cows and horses grazing in the same field

Both cows and horses are grazers, meaning they prefer to graze on grass if possible. They will graze in large groups, moving across large areas in search of grass.

Grazing throughout the day keeps them active and alert to watch out for predators.

5. They Are Both Considered Livestock

In the United States, horses and cattle are considered livestock, which means they are domesticated animals owned for a purpose.

Cattle are most often raised and bred for money, meat and milk. Horses are kept for riding, breeding popular bloodlines, and for farm work. (source)

How Are Cows and Horses Different?

a horse eating grass and a cow resting on the same field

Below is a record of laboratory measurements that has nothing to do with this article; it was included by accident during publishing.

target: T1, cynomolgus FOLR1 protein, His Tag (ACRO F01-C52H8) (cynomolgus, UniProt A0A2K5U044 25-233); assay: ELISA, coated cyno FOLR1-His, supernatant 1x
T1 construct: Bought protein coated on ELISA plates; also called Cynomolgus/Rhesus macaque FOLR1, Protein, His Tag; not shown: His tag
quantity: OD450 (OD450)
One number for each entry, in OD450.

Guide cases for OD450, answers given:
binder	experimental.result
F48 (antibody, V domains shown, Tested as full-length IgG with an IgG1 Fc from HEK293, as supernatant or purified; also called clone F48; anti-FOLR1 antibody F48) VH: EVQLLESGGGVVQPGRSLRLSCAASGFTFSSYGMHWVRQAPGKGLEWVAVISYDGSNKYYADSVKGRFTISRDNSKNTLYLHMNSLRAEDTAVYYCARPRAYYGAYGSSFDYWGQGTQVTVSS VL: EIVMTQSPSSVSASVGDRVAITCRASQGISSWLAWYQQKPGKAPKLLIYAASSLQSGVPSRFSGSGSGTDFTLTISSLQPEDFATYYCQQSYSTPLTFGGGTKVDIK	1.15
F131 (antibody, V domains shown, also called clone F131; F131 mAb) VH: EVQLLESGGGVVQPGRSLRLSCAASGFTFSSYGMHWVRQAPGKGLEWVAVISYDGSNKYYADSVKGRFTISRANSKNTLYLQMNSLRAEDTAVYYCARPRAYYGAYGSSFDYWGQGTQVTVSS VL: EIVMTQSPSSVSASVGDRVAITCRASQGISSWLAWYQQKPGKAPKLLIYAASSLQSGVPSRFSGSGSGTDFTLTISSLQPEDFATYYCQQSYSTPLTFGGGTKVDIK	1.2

Although they are similar in some ways, cows and horses have several differences. These differences do not make them better or worse than one another.

1. Their Teeth Are Different

Horses have front teeth on both their upper and lower mouth. Cows only have front teeth on the bottom of their mouths. This means that horses have more teeth than most cows.

2. They Eat Grass Different

Horses and cows may both eat grass, but they eat it in different ways. Horses rip grass from the ground by grabbing it close to the roots. Cows, since they are missing their top front teeth, grab the grass with their tongue and bite it closer to the top.

3. They Have Different Digestive Systems